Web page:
3i infrastructure fund goes into oil tank storage(2)

3i said today it had already invested half of the £700 million listed infrastructure fund it raised in March, after buying a minority stake in three oil tank storage operations.

3i’s listed infrastructure fund has bought a 45 percent stake in three subsidiaries of German storage group Oiltanking for €305 million ($419 million), the first solo deal it has completed since it floated in March.

3i Infrastructure has bought a 45 percent stake in the Singapore, Amsterdam and Malta operations of German group Oiltanking, which provides oil tank storage services to oil companies, refineries and chemicals companies. The UK-listed group is contributing a €115 million equity cheque, while RBC Capital Markets is supplying a €190 million debt facility.

It is the first big solo deal done by the fund since it raised £700 million by floating the infrastructure fund on the London Stock Exchange four months ago, although there have been some minor acquisitions through Infrastructure Investments, an old 3i asset that was rolled over into the listed fund. Taking into account this deal and other investments rolled over from 3i’s main fund – including a stake in UK group Anglian Water – the fund has now committed more than half of the IPO proceeds.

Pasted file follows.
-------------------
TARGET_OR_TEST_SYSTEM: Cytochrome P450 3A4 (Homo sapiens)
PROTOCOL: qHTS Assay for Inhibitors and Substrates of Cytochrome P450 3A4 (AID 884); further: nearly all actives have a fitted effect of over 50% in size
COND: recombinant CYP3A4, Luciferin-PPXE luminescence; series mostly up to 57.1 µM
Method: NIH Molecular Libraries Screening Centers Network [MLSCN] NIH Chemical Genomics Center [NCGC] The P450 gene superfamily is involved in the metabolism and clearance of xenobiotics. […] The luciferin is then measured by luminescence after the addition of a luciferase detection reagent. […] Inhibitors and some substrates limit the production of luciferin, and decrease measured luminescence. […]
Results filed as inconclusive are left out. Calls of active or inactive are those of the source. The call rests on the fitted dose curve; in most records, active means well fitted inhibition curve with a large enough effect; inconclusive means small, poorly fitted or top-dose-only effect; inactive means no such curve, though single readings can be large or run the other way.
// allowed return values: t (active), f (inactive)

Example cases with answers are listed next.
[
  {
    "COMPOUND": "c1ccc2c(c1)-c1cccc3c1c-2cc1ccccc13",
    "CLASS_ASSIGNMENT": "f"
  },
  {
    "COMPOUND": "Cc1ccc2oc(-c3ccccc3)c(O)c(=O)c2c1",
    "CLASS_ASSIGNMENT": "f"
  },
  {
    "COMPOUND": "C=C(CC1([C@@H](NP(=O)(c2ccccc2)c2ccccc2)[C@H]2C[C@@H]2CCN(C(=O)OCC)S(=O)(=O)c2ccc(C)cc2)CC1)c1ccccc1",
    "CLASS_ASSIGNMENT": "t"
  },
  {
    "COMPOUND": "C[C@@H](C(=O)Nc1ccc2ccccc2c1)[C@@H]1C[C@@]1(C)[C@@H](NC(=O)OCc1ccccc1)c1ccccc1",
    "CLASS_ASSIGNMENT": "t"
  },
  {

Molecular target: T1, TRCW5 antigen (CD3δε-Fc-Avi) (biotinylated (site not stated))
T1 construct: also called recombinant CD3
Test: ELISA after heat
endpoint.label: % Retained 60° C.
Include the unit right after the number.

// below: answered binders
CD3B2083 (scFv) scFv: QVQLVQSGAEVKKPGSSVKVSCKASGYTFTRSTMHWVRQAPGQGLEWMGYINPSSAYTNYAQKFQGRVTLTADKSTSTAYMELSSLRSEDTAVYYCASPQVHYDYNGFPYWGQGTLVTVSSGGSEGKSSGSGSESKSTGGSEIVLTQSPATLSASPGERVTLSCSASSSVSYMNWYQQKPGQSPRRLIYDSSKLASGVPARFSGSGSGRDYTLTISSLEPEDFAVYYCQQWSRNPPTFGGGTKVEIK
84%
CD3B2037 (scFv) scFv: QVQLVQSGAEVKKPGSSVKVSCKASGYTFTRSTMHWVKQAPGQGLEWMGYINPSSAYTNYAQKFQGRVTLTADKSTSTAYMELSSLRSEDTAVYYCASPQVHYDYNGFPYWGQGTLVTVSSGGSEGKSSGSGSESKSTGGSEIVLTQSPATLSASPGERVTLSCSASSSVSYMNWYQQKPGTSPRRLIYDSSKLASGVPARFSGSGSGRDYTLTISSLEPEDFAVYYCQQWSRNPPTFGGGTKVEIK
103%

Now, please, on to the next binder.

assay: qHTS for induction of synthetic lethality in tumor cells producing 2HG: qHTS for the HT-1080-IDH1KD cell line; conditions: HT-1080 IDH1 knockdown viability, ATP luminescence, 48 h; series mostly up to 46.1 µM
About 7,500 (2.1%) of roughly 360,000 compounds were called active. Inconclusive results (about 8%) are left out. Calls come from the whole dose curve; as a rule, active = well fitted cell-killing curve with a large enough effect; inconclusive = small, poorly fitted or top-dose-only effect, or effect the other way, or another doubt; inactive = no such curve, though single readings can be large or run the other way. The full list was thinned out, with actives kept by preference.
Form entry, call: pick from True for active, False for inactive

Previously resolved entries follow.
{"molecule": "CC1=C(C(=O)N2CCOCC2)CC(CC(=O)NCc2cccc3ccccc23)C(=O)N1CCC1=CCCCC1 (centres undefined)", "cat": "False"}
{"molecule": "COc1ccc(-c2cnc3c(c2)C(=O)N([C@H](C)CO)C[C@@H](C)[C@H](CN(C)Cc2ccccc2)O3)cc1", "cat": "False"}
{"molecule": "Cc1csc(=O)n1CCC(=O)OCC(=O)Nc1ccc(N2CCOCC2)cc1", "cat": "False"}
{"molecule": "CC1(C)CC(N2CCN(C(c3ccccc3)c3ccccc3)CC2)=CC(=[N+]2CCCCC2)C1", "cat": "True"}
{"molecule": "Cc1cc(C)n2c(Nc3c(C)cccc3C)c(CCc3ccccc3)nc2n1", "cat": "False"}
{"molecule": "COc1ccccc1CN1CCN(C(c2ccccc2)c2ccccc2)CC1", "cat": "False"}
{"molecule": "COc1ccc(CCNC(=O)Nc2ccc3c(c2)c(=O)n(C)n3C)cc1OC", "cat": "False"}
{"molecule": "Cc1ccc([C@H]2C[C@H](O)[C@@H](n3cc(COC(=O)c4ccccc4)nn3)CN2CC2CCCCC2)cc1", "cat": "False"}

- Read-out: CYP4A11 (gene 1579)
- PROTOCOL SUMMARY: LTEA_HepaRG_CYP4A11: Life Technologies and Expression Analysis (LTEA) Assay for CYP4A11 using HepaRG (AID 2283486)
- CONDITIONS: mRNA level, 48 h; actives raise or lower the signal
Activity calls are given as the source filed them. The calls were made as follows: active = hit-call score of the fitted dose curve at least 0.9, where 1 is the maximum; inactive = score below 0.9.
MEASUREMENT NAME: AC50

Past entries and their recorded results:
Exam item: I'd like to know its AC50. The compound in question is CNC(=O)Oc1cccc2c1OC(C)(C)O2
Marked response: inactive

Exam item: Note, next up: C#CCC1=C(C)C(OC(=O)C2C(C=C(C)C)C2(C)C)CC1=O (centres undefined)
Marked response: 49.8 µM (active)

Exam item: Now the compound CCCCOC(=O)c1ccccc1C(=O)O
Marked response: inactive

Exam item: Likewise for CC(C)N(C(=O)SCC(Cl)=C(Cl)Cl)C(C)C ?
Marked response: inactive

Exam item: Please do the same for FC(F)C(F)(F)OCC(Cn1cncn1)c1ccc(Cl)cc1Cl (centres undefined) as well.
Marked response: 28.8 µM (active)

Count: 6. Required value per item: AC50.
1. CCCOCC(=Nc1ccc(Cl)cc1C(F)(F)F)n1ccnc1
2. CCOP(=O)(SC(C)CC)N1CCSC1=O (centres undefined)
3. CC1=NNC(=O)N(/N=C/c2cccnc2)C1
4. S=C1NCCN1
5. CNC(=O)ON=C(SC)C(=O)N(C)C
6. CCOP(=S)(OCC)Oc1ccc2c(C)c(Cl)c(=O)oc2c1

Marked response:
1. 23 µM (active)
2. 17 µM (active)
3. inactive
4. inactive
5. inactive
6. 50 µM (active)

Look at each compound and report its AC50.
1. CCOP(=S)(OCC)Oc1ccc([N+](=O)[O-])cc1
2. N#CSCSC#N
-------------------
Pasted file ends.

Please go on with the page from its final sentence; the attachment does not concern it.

3i said Singapore and Amsterdam were two of the leading hubs for oil trading, while Malta lay at the heart of the Mediterranean trade route. Director Alistair Ray will sit on the board of the three units, which will continue to be run by the current management team.

Peter Sedgwick, chairman of 3i Infrastructure, said the sector had attractive growth prospects: “There is significant projected growth in sea, air, truck, rail and car transportation to underpin demand for petroleum products into the foreseeable future.”

The deal should complete this month, assuming it is not blocked by the German Federal Cartel Office.

The 3i Group took a stake of about 46 percent in the £700 million infrastructure fund when it floated in March. The fund, which had been hoping to raise as much as £1.3 billion, aims to provide returns of about 12 percent to shareholders once fully invested.

The fund sold 700,000 shares at 100 pence each in March. It is currently trading down from its offer price, with stock changing hands for 98.5 pence this afternoon.